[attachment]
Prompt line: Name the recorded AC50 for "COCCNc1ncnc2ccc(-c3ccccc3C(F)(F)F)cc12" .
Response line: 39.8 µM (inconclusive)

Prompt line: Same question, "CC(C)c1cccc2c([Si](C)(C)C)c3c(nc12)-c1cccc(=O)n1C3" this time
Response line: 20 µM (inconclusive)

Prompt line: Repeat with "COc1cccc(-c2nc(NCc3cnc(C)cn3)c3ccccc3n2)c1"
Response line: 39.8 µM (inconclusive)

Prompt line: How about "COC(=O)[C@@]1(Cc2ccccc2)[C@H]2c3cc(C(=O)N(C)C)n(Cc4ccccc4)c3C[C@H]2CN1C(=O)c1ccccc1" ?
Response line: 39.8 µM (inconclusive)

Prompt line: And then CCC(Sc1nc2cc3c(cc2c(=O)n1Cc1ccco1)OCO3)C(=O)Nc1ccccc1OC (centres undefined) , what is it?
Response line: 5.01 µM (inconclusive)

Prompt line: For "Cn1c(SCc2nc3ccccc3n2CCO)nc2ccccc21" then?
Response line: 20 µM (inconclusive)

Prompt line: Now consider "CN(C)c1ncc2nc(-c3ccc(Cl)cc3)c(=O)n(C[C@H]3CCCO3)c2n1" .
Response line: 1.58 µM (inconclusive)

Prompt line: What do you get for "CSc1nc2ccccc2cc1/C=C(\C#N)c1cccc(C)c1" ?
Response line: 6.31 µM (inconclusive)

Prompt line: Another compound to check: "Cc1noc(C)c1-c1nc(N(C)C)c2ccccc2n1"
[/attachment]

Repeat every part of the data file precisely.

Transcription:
Prompt line: Name the recorded AC50 for "COCCNc1ncnc2ccc(-c3ccccc3C(F)(F)F)cc12" .
Response line: 39.8 µM (inconclusive)

Prompt line: Same question, "CC(C)c1cccc2c([Si](C)(C)C)c3c(nc12)-c1cccc(=O)n1C3" this time
Response line: 20 µM (inconclusive)

Prompt line: Repeat with "COc1cccc(-c2nc(NCc3cnc(C)cn3)c3ccccc3n2)c1"
Response line: 39.8 µM (inconclusive)

Prompt line: How about "COC(=O)[C@@]1(Cc2ccccc2)[C@H]2c3cc(C(=O)N(C)C)n(Cc4ccccc4)c3C[C@H]2CN1C(=O)c1ccccc1" ?
Response line: 39.8 µM (inconclusive)

Prompt line: And then CCC(Sc1nc2cc3c(cc2c(=O)n1Cc1ccco1)OCO3)C(=O)Nc1ccccc1OC (centres undefined) , what is it?
Response line: 5.01 µM (inconclusive)

Prompt line: For "Cn1c(SCc2nc3ccccc3n2CCO)nc2ccccc21" then?
Response line: 20 µM (inconclusive)

Prompt line: Now consider "CN(C)c1ncc2nc(-c3ccc(Cl)cc3)c(=O)n(C[C@H]3CCCO3)c2n1" .
Response line: 1.58 µM (inconclusive)

Prompt line: What do you get for "CSc1nc2ccccc2cc1/C=C(\C#N)c1cccc(C)c1" ?
Response line: 6.31 µM (inconclusive)

Prompt line: Another compound to check: "Cc1noc(C)c1-c1nc(N(C)C)c2ccccc2n1"